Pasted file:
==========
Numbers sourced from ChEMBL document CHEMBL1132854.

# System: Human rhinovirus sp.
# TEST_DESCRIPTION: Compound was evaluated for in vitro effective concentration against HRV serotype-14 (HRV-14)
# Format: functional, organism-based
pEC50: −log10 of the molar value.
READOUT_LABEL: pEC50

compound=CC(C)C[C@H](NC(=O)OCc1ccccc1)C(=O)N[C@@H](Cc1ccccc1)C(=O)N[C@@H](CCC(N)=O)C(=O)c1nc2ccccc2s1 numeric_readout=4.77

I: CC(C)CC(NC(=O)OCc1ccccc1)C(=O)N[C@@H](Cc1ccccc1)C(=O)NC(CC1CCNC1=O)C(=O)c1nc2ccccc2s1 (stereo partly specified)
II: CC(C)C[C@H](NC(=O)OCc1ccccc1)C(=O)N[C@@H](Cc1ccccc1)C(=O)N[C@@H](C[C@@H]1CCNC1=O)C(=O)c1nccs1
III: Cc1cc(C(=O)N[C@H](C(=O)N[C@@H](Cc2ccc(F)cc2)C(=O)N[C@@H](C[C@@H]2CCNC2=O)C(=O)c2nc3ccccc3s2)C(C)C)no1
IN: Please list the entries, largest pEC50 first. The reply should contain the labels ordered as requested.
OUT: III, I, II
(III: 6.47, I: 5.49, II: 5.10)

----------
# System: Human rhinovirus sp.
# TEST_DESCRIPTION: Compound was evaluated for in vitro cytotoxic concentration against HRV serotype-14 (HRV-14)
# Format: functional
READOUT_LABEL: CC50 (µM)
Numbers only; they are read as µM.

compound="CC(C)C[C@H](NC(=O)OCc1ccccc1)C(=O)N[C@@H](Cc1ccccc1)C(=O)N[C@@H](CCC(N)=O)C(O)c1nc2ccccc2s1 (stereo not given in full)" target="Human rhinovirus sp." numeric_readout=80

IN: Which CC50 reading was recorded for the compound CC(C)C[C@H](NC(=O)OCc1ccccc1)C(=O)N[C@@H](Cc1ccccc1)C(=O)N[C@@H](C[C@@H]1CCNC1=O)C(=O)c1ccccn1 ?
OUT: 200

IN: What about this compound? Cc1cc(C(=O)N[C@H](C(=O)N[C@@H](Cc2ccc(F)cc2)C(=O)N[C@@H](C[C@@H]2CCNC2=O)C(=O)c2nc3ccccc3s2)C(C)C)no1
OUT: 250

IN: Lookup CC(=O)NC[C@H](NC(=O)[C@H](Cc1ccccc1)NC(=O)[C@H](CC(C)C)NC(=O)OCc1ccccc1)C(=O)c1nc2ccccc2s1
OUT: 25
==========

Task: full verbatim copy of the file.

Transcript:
Numbers sourced from ChEMBL document CHEMBL1132854.

# System: Human rhinovirus sp.
# TEST_DESCRIPTION: Compound was evaluated for in vitro effective concentration against HRV serotype-14 (HRV-14)
# Format: functional, organism-based
pEC50: −log10 of the molar value.
READOUT_LABEL: pEC50

compound=CC(C)C[C@H](NC(=O)OCc1ccccc1)C(=O)N[C@@H](Cc1ccccc1)C(=O)N[C@@H](CCC(N)=O)C(=O)c1nc2ccccc2s1 numeric_readout=4.77

I: CC(C)CC(NC(=O)OCc1ccccc1)C(=O)N[C@@H](Cc1ccccc1)C(=O)NC(CC1CCNC1=O)C(=O)c1nc2ccccc2s1 (stereo partly specified)
II: CC(C)C[C@H](NC(=O)OCc1ccccc1)C(=O)N[C@@H](Cc1ccccc1)C(=O)N[C@@H](C[C@@H]1CCNC1=O)C(=O)c1nccs1
III: Cc1cc(C(=O)N[C@H](C(=O)N[C@@H](Cc2ccc(F)cc2)C(=O)N[C@@H](C[C@@H]2CCNC2=O)C(=O)c2nc3ccccc3s2)C(C)C)no1
IN: Please list the entries, largest pEC50 first. The reply should contain the labels ordered as requested.
OUT: III, I, II
(III: 6.47, I: 5.49, II: 5.10)

----------
# System: Human rhinovirus sp.
# TEST_DESCRIPTION: Compound was evaluated for in vitro cytotoxic concentration against HRV serotype-14 (HRV-14)
# Format: functional
READOUT_LABEL: CC50 (µM)
Numbers only; they are read as µM.

compound="CC(C)C[C@H](NC(=O)OCc1ccccc1)C(=O)N[C@@H](Cc1ccccc1)C(=O)N[C@@H](CCC(N)=O)C(O)c1nc2ccccc2s1 (stereo not given in full)" target="Human rhinovirus sp." numeric_readout=80

IN: Which CC50 reading was recorded for the compound CC(C)C[C@H](NC(=O)OCc1ccccc1)C(=O)N[C@@H](Cc1ccccc1)C(=O)N[C@@H](C[C@@H]1CCNC1=O)C(=O)c1ccccn1 ?
OUT: 200

IN: What about this compound? Cc1cc(C(=O)N[C@H](C(=O)N[C@@H](Cc2ccc(F)cc2)C(=O)N[C@@H](C[C@@H]2CCNC2=O)C(=O)c2nc3ccccc3s2)C(C)C)no1
OUT: 250

IN: Lookup CC(=O)NC[C@H](NC(=O)[C@H](Cc1ccccc1)NC(=O)[C@H](CC(C)C)NC(=O)OCc1ccccc1)C(=O)c1nc2ccccc2s1
OUT: 25